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Taking Stock of Methane Emissions From Reservoirs • The Revelator

Taking Stock of Methane Emissions From Reservoirs • The Revelator

Alewives

The transmission line, which would bring power from Canadian hydroelectric dams to New York City, was approved by regulators this month. New York’s plan to achieve a zero-emissions grid by 2040 depends on hydropower, and it’s not alone.

Hydropower is the largest renewable energy source worldwide. It makes up 7% in electricity generation in the United States. 37 states allow hydropower to be included in their renewable portfolio standards. These standards establish requirements for the amount of renewable energy that must go into electricity generation.

Hydropower will play an even greater role in the global effort to reduce fossil fuels and increase renewable energy.

There’s just one problem: A growing body of research published over the past two decades has found that most reservoirs, including those used for hydropower, aren’t emissions-free.

“Hydroelectric reservoirs are a source of biogenic greenhouse gasses and in individual cases can reach the same emission rates as thermal power plants,” Swiss researchers found in a 2016 studyPublished in the journal PLoS ONE.

Despite the green reputation that hydropower has earned among policymakers and others, some reservoirs can still emit large amounts of methane along with smaller amounts of nitrous dioxide and carbon dioxide.

That’s bad news because we already have a methane problem. This short-lived, but powerful gas is 85 times more likely to cause global warming than carbon dioxide over the next 20 years. If we want to prevent catastrophic warming, Scientists sayWe must reduce methane quickly. But new data show that despite this warning it’s still Record highs — even with a global pledge signed by 100 countries to slash methane emissions 30% by 2030.

While methane can be produced from wetlands or other natural sources, most of the emissions are from human-caused sources such as oil and gas, landfills, and livestock. We’ve known about the threat from those sources for years, but emissions from reservoirs have largely been either uncounted or undercounted.

In part that’s because tracking emissions from reservoirs is complicated and highly variable. Emissions can vary from one day to the next. They’re influenced by how the dam is managed, including fluctuations in the water level, as well as a host of environmental factors like water quality, depth, sediment, surface wind speed and temperature.

Recent scientific research has provided a better framework for this critical accounting. And environmental groups say it’s time for regulators to get busy putting it to work.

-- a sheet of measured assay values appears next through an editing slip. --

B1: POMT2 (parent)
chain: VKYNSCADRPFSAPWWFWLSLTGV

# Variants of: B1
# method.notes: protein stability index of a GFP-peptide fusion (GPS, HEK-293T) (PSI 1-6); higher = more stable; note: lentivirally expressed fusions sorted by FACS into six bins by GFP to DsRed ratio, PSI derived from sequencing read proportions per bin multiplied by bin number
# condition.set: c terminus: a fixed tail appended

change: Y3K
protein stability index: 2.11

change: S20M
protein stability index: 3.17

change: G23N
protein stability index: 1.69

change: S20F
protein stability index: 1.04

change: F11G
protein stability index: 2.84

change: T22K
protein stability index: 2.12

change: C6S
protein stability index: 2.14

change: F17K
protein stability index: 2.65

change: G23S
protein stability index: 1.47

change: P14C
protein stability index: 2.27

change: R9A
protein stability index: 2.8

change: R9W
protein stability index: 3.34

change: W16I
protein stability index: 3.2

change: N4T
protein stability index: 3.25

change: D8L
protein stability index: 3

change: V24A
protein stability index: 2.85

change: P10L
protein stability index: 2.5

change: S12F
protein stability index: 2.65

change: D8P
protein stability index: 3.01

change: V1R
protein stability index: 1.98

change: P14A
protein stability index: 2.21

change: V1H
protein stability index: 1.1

In the United States “there are no policy requirements and no regulatory requirements that reservoir emissions be assessed and reported,” says Kelly Catlett, director of hydropower reform at American Rivers.

And that’s concerning, says Daniel Estrin, general counsel and advocacy director at Waterkeeper Alliance. “We think hydropower is a totally false solution to the climate problem and would really dramatically exacerbate problems for our rivers’ biodiversity.”

Dams can block free-flowing rivers, causing a variety of harms. Fish, Freshwater musselsOther animals.

Alewives
After the Edwards dams in Maine were demolished, alewives have been reintroduced by the millions. (Photo by John Burrows/ASF).

Gary Wockner, executive Director of the river advocacy group Save the Colorado, likens the current push for more hydropower to fracking, which was once thought of as a low-emissions “bridge fuel” to ease transition between fossil fuels and renewables.

“But as the science evolved, we now know that’s not true,” he says. “In some cases, with all the leaks of methane, fracking can be worse than coal. And so here we are again in essentially a similar situation with hydropower as the science continues to evolve.”

That’s why this March his organization, along with outdoor retailer Patagonia and the nonprofit Earthjustice, started pushing regulators for more accountability. These groups were joined by more than 100 other signers (including The Revelator’sCenter for Biological Diversity, parent organization I have written to the Environmental Protection AgencyTo begin a rulemaking to add dams and reservoirs to the Greenhouse Gas Reporting Program.

The program currently requires 8,000 facilities to report their greenhouse gas emissions — but none are hydropower plants or other reservoirs. The United States has 90,000 dams. 2,500 of these provide hydropower.

“Just like we require coal-fired power plants and natural gas power plants to report their emissions, I think we should require hydropower systems to report theirs,” says Mark EasterColorado State University senior research associate, who studies greenhouse gas emissions, is a backer of this petition effort.

It’s hard now to sidestep the issue of reservoir emissions if you’re serious about cutting greenhouse gases.

In the 1990s, the first research into the topic was conducted in Canada and Brazil. In the years that followed, research continued with a 2000 StudyBeing the first to take a wider view of the issue. In2013 Another StudyResearchers found that 10% have higher carbon dioxide emissions than equivalent amounts from gas-powered power plants.

The issue got a big bump in the public’s consciousness in 2016, when major media outlets picked up a Published study on global reservoir emissions BioscienceWe now know that methane emissions are the second most important contributor to climate changes.

The researchers urged policymakers across the world to take note and concluded that global reservoirs account for just under a gigaton of annual carbon dioxide equivalents — about 1.3% of all global emissions.

They also warned that their estimates may underestimate reservoir emissions. While most studies focus on emissions over a period of 100 years, methane has a greater impact on the short-term. There are also multiple pathways for methane to reach the atmosphere from reservoirs, some of which weren’t captured in their research but could be major contributors in certain places.

If areas are flooded to create a reservoir of water, microbes begin to decompose the submerged organic matter. This process can result in methane, carbon dioxide, and nitrous oxide emission depending on the water quality. Methane is produced when oxygen is low.